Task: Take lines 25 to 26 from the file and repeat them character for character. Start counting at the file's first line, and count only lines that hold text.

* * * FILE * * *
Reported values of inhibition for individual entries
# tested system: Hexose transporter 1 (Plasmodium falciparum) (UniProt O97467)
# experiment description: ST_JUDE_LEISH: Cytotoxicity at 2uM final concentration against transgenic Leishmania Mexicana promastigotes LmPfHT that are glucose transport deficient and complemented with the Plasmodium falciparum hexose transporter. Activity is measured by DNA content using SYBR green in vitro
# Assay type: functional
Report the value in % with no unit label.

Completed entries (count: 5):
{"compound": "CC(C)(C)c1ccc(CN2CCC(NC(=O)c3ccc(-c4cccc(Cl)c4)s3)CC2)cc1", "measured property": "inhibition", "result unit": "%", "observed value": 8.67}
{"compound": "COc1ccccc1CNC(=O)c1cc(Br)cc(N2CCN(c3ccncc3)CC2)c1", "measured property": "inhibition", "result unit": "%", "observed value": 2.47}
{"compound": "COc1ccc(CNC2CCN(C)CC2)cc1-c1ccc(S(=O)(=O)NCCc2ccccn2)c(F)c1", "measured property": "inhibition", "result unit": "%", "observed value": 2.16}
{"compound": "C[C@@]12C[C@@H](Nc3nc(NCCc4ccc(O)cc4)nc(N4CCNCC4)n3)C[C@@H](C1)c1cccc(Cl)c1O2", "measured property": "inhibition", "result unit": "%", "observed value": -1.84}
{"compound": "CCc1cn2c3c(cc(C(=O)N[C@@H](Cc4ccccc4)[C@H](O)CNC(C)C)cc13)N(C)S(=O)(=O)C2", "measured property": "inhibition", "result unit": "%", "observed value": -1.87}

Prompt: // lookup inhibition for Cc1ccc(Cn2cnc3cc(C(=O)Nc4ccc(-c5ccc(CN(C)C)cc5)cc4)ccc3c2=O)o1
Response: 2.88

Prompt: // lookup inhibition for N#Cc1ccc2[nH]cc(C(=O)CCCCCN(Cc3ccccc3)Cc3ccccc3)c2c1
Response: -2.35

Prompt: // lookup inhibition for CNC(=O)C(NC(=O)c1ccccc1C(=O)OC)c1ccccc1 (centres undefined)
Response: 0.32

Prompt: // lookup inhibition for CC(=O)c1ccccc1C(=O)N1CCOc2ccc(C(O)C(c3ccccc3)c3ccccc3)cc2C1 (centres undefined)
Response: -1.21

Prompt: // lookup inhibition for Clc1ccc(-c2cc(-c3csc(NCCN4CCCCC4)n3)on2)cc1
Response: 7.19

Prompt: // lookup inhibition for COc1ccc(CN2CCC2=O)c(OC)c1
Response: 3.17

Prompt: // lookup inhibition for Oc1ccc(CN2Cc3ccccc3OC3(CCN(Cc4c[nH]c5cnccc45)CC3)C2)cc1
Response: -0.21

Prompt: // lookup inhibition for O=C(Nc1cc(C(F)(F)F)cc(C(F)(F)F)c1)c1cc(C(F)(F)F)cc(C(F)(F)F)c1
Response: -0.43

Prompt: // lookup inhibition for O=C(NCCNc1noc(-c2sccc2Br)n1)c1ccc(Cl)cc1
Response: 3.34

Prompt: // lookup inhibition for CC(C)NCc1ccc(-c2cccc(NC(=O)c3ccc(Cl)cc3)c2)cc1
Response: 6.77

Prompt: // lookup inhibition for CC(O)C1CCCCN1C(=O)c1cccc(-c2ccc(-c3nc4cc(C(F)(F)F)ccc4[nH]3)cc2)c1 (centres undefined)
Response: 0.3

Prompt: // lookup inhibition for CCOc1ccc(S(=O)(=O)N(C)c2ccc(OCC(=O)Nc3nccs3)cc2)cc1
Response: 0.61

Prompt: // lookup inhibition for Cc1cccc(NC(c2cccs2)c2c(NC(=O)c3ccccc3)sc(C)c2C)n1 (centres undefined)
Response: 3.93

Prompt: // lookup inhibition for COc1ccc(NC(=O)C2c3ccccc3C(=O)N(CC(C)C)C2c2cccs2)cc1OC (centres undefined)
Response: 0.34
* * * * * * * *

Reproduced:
Response: -0.21

Prompt: // lookup inhibition for O=C(Nc1cc(C(F)(F)F)cc(C(F)(F)F)c1)c1cc(C(F)(F)F)cc(C(F)(F)F)c1